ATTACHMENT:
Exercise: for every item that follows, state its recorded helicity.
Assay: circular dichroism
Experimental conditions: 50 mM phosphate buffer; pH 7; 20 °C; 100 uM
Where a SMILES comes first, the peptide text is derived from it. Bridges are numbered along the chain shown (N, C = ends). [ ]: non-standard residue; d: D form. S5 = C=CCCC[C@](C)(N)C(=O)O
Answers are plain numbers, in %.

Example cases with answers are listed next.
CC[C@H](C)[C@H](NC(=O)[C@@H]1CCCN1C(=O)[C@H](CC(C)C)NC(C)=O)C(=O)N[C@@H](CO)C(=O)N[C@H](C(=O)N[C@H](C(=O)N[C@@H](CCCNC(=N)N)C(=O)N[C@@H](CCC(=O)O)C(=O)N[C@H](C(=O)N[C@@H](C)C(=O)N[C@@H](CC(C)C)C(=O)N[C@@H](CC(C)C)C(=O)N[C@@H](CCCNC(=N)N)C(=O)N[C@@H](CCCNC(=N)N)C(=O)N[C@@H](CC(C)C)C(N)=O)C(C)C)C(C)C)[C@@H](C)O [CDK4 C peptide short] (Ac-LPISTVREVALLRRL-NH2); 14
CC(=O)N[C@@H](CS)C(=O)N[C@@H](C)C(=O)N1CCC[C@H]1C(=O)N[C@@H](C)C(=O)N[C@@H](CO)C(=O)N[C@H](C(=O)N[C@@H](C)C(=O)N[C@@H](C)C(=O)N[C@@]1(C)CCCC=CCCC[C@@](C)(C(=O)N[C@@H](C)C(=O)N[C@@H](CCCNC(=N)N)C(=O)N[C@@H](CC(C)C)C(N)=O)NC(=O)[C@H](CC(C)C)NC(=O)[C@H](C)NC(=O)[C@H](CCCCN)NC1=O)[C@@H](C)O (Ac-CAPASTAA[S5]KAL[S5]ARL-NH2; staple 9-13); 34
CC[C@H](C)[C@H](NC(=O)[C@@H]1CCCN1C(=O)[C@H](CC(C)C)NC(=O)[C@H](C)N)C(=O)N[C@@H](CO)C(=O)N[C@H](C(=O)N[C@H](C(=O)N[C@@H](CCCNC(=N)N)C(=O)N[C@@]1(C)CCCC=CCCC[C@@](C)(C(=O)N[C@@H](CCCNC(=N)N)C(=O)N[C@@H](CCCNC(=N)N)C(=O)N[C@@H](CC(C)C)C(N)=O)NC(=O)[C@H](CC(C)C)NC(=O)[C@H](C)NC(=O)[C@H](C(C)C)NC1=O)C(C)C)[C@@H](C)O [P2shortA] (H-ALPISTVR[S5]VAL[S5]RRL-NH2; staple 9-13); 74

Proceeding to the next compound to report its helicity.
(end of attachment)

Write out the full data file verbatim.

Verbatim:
Exercise: for every item that follows, state its recorded helicity.
Assay: circular dichroism
Experimental conditions: 50 mM phosphate buffer; pH 7; 20 °C; 100 uM
Where a SMILES comes first, the peptide text is derived from it. Bridges are numbered along the chain shown (N, C = ends). [ ]: non-standard residue; d: D form. S5 = C=CCCC[C@](C)(N)C(=O)O
Answers are plain numbers, in %.

Example cases with answers are listed next.
CC[C@H](C)[C@H](NC(=O)[C@@H]1CCCN1C(=O)[C@H](CC(C)C)NC(C)=O)C(=O)N[C@@H](CO)C(=O)N[C@H](C(=O)N[C@H](C(=O)N[C@@H](CCCNC(=N)N)C(=O)N[C@@H](CCC(=O)O)C(=O)N[C@H](C(=O)N[C@@H](C)C(=O)N[C@@H](CC(C)C)C(=O)N[C@@H](CC(C)C)C(=O)N[C@@H](CCCNC(=N)N)C(=O)N[C@@H](CCCNC(=N)N)C(=O)N[C@@H](CC(C)C)C(N)=O)C(C)C)C(C)C)[C@@H](C)O [CDK4 C peptide short] (Ac-LPISTVREVALLRRL-NH2); 14
CC(=O)N[C@@H](CS)C(=O)N[C@@H](C)C(=O)N1CCC[C@H]1C(=O)N[C@@H](C)C(=O)N[C@@H](CO)C(=O)N[C@H](C(=O)N[C@@H](C)C(=O)N[C@@H](C)C(=O)N[C@@]1(C)CCCC=CCCC[C@@](C)(C(=O)N[C@@H](C)C(=O)N[C@@H](CCCNC(=N)N)C(=O)N[C@@H](CC(C)C)C(N)=O)NC(=O)[C@H](CC(C)C)NC(=O)[C@H](C)NC(=O)[C@H](CCCCN)NC1=O)[C@@H](C)O (Ac-CAPASTAA[S5]KAL[S5]ARL-NH2; staple 9-13); 34
CC[C@H](C)[C@H](NC(=O)[C@@H]1CCCN1C(=O)[C@H](CC(C)C)NC(=O)[C@H](C)N)C(=O)N[C@@H](CO)C(=O)N[C@H](C(=O)N[C@H](C(=O)N[C@@H](CCCNC(=N)N)C(=O)N[C@@]1(C)CCCC=CCCC[C@@](C)(C(=O)N[C@@H](CCCNC(=N)N)C(=O)N[C@@H](CCCNC(=N)N)C(=O)N[C@@H](CC(C)C)C(N)=O)NC(=O)[C@H](CC(C)C)NC(=O)[C@H](C)NC(=O)[C@H](C(C)C)NC1=O)C(C)C)[C@@H](C)O [P2shortA] (H-ALPISTVR[S5]VAL[S5]RRL-NH2; staple 9-13); 74

Proceeding to the next compound to report its helicity.